Maybe all my life I will find lines from A Room with a View. This week for example, yet another week of trying not to think too hard about those who would have me believe I don’t deserve an answer (let alone a response)... This week, there is this:
But if we act the truth, the people who really love us are sure to come back to us in the long run.
I said this to Khala today. Then I added, “Or not.”
[Santo Spirito, Firenze]
[mercoledì 21 novembre 2018 ore 10:15:00] [¶]
These days I’m reading (though I’m far along enough into it—a dozen pages—to suspect that all my days I may be reading) the first volume of the Letters of Rilke. Already there are things, sentences and murmurs and whole truths untricked, that feel so important and immediate that I have trouble turning the pages.
Already there is this one in its entirety—this one I want for ever. Like letter 133 of Van Gogh, this one feels like a page from a holy book of my own small and large religion:
To Adolf Bonz
Im Rheingau, Berlin-Wilmersdorf
[December] 25, 1897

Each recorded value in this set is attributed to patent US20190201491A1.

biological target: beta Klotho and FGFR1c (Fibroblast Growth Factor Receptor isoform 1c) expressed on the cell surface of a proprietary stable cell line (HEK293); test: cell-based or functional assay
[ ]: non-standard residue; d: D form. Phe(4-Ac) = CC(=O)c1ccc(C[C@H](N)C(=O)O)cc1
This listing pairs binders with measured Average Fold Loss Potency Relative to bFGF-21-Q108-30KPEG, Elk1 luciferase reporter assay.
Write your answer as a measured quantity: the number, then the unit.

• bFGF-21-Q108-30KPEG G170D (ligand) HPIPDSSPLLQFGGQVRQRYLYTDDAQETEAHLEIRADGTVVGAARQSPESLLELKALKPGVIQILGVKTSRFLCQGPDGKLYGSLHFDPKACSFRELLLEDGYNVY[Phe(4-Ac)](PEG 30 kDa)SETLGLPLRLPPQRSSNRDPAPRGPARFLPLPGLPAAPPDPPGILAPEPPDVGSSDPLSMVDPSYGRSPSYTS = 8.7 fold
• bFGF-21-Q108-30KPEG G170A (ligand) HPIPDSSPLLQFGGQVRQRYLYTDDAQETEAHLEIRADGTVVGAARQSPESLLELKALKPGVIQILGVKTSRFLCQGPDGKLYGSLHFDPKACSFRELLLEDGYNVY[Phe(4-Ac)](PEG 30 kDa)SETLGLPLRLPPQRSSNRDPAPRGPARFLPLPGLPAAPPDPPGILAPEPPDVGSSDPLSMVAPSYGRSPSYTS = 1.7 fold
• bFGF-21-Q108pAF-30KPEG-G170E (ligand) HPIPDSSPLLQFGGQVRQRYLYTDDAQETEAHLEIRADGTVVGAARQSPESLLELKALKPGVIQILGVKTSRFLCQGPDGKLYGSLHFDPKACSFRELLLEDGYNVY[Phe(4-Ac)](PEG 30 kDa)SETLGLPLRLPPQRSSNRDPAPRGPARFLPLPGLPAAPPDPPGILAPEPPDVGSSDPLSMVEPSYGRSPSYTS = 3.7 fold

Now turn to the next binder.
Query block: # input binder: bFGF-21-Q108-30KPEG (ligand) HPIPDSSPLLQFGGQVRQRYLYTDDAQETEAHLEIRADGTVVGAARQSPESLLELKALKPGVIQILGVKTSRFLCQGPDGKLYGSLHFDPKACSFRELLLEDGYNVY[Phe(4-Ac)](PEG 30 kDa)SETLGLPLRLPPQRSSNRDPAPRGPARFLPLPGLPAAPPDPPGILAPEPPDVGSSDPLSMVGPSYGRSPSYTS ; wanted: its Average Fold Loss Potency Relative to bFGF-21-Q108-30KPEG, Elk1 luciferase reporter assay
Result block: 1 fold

. . . I want to speak to you in all sincerity now . . . about the poems. You see, my view on this point is purely subjective, and it must be and must remain so. It is not my way to write poems of epic or lyric style that can stand five to ten years of desk air without becoming deathly sick. Short stories and dramas are results that do not age for me,—poems, which accompany every phase of my spiritual longing, are experiences through which I ripen. Short stories are chapters, poems are continuations, short stories are an appeal to the public, courtings of its favor and interest, poems are gifts to everyone, presents, bounties; with a short-story book in my hand, I am a petitioner before those who are empty,—with poems in my heart, I am king of those who feel. A king, however, who would tell his subjects in ten years how he felt ten years ago, is a sham. Seven sketchbooks full of things I am burning to utter await my choice, and they must be said either now or never. But because I knew that I would want to say them, I have undertaken to mark each lyric period by a book. Since the Dreamcrowned period seven sketchbooks have come into being and an eighth is begun which seems to me to indicate an entirely new stage.—So it is my plain duty to settle accounts with these ripe riches, that is, to commit what is good in them either to the fire or to the book trade. I prefer the latter, for my books have had success, that is, they have awakened here a smile, there a love, there a longing, and have given me an echo of that love, the reflection of that smile and the dream of that longing and have thereby made me richer and riper and purer. Please understand me, I grow up by them, they are my link with the outside, my compromise with the world. Now I can defend the verses as episodes, as little moments of a great becoming, as real, deep spring: if ever I have a name, they would be misunderstood as final products, as maturities, mistaken for summer.—I cannot keep my springtime silent in order to give it out some day in summer, old and faded, and were I untrue to my resolve, which for four years has been fulfilled in Life and Songs, Wild Chicory, Offerings to the Lares, Dreamcrowned, all further publication, seeming to me a betrayal then, would probably cease too. But I am earnestly sworn to persevere, and this whole attitude is so bound up with my life that I cannot dismiss it. Quite the contrary, if I ever have a name, that is, have become (and the becoming is much too glorious for me to long for that), then the poems will be entirely superfluous; a selection can then be made, a complete edition which will then also have something about it of a comprehensive result—but then they will be blossoms, memories of spring, lovely and warm with the summer that lies over their stillness. Until then is further than from today until tomorrow. What I am saying today is nothing but the word “heart’s need” of the other day, a rocket sent into the air, bursting into these thousand words of my innermost conviction. And valued and dear as your advice is to me, you will now not take it amiss any more if I do not follow it, but do everything to consecrate a new book of poems, Days of Celebration, to young ’98.